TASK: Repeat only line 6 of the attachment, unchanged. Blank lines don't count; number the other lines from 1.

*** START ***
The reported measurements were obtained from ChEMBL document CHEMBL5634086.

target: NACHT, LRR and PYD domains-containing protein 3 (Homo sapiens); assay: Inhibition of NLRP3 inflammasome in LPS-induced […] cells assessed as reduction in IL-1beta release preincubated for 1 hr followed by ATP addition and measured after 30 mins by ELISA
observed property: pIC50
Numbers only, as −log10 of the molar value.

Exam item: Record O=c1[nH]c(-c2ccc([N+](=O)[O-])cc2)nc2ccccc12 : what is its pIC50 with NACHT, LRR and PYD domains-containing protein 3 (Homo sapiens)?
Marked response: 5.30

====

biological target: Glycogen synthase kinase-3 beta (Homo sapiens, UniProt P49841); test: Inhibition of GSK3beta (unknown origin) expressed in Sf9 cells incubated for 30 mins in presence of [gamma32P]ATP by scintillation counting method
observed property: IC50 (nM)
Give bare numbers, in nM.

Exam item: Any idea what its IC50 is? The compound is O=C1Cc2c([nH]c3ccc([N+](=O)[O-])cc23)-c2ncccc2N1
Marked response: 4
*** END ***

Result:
Marked response: 5.30